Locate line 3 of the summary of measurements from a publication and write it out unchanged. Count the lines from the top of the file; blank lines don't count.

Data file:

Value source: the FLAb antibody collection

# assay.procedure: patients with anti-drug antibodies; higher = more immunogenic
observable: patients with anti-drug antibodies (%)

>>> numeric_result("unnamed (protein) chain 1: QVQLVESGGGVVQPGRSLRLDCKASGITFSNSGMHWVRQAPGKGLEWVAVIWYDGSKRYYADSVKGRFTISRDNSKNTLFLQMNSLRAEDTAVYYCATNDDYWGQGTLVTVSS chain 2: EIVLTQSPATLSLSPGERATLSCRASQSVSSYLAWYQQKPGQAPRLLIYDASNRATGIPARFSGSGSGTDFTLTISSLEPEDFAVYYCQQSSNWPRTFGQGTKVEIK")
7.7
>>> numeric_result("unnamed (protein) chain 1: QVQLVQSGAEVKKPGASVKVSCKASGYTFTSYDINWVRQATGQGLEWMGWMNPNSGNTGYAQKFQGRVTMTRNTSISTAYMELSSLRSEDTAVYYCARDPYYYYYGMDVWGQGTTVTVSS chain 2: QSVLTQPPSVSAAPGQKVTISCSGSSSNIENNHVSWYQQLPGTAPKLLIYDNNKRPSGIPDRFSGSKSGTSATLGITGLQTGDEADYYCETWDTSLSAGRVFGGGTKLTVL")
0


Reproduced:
observable: patients with anti-drug antibodies (%)